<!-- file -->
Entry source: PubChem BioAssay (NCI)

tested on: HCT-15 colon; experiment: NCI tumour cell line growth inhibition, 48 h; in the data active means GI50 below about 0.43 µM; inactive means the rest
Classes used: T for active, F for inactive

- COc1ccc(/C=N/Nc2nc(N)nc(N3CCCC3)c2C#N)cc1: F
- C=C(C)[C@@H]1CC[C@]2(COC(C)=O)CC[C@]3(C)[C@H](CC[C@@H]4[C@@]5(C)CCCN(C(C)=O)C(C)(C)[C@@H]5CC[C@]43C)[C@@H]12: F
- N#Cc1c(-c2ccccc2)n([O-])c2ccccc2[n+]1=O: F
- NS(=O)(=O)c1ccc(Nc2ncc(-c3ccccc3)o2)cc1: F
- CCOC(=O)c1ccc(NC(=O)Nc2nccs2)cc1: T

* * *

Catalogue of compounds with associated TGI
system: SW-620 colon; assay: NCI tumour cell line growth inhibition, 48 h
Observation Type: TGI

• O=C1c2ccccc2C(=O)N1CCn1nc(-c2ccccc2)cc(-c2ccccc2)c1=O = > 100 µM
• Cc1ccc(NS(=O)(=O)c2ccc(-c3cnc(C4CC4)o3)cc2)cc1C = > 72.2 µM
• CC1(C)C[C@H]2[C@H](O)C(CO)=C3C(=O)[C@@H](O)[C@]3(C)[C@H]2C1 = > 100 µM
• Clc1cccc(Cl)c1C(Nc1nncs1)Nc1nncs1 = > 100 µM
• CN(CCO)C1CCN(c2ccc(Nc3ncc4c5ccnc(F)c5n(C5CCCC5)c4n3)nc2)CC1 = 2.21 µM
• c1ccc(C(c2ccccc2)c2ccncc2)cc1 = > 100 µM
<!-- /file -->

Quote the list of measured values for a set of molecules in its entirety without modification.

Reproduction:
Entry source: PubChem BioAssay (NCI)

tested on: HCT-15 colon; experiment: NCI tumour cell line growth inhibition, 48 h; in the data active means GI50 below about 0.43 µM; inactive means the rest
Classes used: T for active, F for inactive

- COc1ccc(/C=N/Nc2nc(N)nc(N3CCCC3)c2C#N)cc1: F
- C=C(C)[C@@H]1CC[C@]2(COC(C)=O)CC[C@]3(C)[C@H](CC[C@@H]4[C@@]5(C)CCCN(C(C)=O)C(C)(C)[C@@H]5CC[C@]43C)[C@@H]12: F
- N#Cc1c(-c2ccccc2)n([O-])c2ccccc2[n+]1=O: F
- NS(=O)(=O)c1ccc(Nc2ncc(-c3ccccc3)o2)cc1: F
- CCOC(=O)c1ccc(NC(=O)Nc2nccs2)cc1: T

* * *

Catalogue of compounds with associated TGI
system: SW-620 colon; assay: NCI tumour cell line growth inhibition, 48 h
Observation Type: TGI

• O=C1c2ccccc2C(=O)N1CCn1nc(-c2ccccc2)cc(-c2ccccc2)c1=O = > 100 µM
• Cc1ccc(NS(=O)(=O)c2ccc(-c3cnc(C4CC4)o3)cc2)cc1C = > 72.2 µM
• CC1(C)C[C@H]2[C@H](O)C(CO)=C3C(=O)[C@@H](O)[C@]3(C)[C@H]2C1 = > 100 µM
• Clc1cccc(Cl)c1C(Nc1nncs1)Nc1nncs1 = > 100 µM
• CN(CCO)C1CCN(c2ccc(Nc3ncc4c5ccnc(F)c5n(C5CCCC5)c4n3)nc2)CC1 = 2.21 µM
• c1ccc(C(c2ccccc2)c2ccncc2)cc1 = > 100 µM